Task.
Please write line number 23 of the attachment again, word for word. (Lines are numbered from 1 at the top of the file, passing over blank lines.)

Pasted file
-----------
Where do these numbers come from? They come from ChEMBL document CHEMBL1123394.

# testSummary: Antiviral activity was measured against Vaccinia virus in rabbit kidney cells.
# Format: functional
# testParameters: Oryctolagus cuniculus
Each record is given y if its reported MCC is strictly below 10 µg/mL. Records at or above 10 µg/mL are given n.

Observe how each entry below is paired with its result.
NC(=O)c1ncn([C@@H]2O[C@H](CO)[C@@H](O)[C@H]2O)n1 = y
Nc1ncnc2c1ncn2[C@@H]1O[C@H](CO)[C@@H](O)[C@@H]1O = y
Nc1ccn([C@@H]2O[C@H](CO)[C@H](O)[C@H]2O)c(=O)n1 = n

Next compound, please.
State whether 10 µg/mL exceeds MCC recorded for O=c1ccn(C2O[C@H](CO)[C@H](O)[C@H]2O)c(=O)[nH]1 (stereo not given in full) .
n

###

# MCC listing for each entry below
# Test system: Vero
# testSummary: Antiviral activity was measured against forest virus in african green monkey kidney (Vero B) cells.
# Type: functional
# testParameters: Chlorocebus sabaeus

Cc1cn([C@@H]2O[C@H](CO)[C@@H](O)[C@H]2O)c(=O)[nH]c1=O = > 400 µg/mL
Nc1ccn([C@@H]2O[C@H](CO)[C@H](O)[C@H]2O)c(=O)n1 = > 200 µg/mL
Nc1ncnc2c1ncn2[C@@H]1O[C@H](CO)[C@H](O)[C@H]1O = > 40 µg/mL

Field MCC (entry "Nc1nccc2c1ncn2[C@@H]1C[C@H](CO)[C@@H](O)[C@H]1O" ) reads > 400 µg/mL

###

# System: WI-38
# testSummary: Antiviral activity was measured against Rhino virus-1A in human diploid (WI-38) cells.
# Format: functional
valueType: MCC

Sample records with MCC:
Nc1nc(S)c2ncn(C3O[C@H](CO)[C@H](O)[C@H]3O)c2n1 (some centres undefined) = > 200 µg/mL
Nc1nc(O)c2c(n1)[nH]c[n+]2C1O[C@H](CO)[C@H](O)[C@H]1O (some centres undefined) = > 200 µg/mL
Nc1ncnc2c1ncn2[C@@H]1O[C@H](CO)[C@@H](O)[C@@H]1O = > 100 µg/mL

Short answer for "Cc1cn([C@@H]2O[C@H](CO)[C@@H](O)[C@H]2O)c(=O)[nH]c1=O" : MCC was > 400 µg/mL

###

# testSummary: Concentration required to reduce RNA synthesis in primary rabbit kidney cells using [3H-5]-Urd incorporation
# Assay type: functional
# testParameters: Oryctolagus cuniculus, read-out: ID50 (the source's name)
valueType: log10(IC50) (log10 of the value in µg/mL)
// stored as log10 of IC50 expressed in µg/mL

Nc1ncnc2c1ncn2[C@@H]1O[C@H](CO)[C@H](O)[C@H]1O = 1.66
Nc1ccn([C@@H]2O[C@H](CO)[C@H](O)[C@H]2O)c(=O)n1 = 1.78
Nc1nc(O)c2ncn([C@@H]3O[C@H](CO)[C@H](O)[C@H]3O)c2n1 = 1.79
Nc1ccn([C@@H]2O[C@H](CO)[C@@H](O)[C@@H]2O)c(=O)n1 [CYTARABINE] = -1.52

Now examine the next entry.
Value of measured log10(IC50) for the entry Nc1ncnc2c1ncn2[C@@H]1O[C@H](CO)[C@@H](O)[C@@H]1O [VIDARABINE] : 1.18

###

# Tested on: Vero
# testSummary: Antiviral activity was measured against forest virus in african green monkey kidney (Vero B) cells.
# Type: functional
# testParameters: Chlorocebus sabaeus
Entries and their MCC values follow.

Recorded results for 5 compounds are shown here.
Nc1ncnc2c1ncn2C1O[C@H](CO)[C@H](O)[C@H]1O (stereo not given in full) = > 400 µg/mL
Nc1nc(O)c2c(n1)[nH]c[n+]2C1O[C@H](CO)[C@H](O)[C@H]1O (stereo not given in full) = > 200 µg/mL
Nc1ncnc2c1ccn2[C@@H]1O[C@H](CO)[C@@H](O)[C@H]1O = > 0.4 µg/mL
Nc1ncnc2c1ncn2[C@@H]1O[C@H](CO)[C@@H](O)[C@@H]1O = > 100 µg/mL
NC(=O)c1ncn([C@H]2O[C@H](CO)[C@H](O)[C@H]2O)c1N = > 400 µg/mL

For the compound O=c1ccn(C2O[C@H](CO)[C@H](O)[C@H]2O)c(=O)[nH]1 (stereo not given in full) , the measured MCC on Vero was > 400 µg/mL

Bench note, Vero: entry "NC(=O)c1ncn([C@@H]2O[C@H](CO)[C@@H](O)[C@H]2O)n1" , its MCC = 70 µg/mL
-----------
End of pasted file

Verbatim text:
###